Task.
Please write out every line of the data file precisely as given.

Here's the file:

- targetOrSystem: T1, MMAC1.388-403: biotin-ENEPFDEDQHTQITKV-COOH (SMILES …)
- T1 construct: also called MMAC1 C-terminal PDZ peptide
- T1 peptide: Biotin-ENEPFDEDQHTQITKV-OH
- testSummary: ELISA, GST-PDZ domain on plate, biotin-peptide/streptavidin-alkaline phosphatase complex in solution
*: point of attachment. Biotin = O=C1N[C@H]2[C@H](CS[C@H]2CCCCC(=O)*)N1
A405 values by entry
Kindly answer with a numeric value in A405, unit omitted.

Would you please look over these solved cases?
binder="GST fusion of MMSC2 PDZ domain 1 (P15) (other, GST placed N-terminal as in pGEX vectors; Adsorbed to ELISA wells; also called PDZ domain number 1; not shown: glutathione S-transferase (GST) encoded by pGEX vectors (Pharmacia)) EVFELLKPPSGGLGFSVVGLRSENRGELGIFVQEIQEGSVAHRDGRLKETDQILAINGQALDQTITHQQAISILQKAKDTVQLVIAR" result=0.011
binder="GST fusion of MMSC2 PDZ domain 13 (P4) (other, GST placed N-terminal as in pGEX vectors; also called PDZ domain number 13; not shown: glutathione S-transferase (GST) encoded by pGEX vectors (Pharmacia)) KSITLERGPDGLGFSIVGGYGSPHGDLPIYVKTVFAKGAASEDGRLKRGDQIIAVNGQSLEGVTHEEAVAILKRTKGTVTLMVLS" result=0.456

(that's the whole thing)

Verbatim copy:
- targetOrSystem: T1, MMAC1.388-403: biotin-ENEPFDEDQHTQITKV-COOH (SMILES …)
- T1 construct: also called MMAC1 C-terminal PDZ peptide
- T1 peptide: Biotin-ENEPFDEDQHTQITKV-OH
- testSummary: ELISA, GST-PDZ domain on plate, biotin-peptide/streptavidin-alkaline phosphatase complex in solution
*: point of attachment. Biotin = O=C1N[C@H]2[C@H](CS[C@H]2CCCCC(=O)*)N1
A405 values by entry
Kindly answer with a numeric value in A405, unit omitted.

Would you please look over these solved cases?
binder="GST fusion of MMSC2 PDZ domain 1 (P15) (other, GST placed N-terminal as in pGEX vectors; Adsorbed to ELISA wells; also called PDZ domain number 1; not shown: glutathione S-transferase (GST) encoded by pGEX vectors (Pharmacia)) EVFELLKPPSGGLGFSVVGLRSENRGELGIFVQEIQEGSVAHRDGRLKETDQILAINGQALDQTITHQQAISILQKAKDTVQLVIAR" result=0.011
binder="GST fusion of MMSC2 PDZ domain 13 (P4) (other, GST placed N-terminal as in pGEX vectors; also called PDZ domain number 13; not shown: glutathione S-transferase (GST) encoded by pGEX vectors (Pharmacia)) KSITLERGPDGLGFSIVGGYGSPHGDLPIYVKTVFAKGAASEDGRLKRGDQIIAVNGQSLEGVTHEEAVAILKRTKGTVTLMVLS" result=0.456